Pentagon to establish new security standards for 5G technology

The new security regime is being developed in collaboration with the department's CIO and will focus on supply chain security.
DOD Photo by U.S. Air Force Staff Sgt. Jack Sanders.

The Department of Defense (DOD) is working to create its own set of security standards for 5G, according to the department’s principal director for the technology.

Speaking at a 5G security summit hosted by Billington Cybersecurity, Joe Evans said the DOD must understand all hardware and software used — including cell towers and receptors — and that it would have its own set of security standards for procuring 5G networks.

“We are really working across the 5G initiative to understand and develop [the] necessary security standards within DOD,” Evans said.

Evans is the Principal Director for 5G in the office of the director of defense research and engineering (modernization). This division sits within the office of the Under Secretary of Defense for Research and Engineering at the DOD.


The new standards will dictate what requirements private companies must meet in order to collaborate with the DOD on installing the technology.

Security standards will play a major role in ongoing collaboration between industry and government, as much of the DOD’s strategy on 5G has so far revolved around opening military bases to private companies to conduct research and development.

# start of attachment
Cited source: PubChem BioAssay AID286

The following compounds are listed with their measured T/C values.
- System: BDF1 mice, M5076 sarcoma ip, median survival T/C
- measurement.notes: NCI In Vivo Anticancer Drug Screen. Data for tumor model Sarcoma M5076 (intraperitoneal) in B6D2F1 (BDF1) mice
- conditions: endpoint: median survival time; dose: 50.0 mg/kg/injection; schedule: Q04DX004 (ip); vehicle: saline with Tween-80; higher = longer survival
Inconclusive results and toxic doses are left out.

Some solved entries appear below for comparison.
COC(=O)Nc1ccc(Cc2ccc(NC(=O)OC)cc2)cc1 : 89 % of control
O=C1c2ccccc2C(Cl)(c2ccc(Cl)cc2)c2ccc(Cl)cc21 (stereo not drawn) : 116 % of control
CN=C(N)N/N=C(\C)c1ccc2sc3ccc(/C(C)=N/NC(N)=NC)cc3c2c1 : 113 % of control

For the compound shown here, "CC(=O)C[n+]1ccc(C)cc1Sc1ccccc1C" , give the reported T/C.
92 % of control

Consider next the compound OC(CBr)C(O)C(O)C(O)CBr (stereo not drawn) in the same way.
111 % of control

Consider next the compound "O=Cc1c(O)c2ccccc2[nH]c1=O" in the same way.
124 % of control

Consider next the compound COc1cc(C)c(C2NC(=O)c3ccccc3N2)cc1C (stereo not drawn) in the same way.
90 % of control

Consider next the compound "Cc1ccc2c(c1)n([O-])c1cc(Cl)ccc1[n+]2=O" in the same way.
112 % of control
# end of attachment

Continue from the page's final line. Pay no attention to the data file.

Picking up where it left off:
The implementation of uniform security standards remains in an early stage, with even a common definition of 5G technology yet to be established.

In particular, Evans’ office and the chief information officer of the DOD are focused on ensuring that 5G technology does not compromise supply chain security.

The DOD has several test sites for the new technology around the U.S., including in San Diego to Georgia. Private companies are able to test 5G tech in a secure but less-regulated environment such as supply warehouses.


As new security standards for 5G are established and introduced, some existing technologies will become insufficient or incompatible.

“Not all the old standards will fit the new models,” added Evans, speaking at the event.

Security experts in recent years have raised concerns about the potential for China to use its large market share of the 5G hardware market in order to conduct acts of espionage. So far, the U.S., the U.K. and Australia have banned the use of Huawei on 5G networks. Other European countries are considering similar restrictions.

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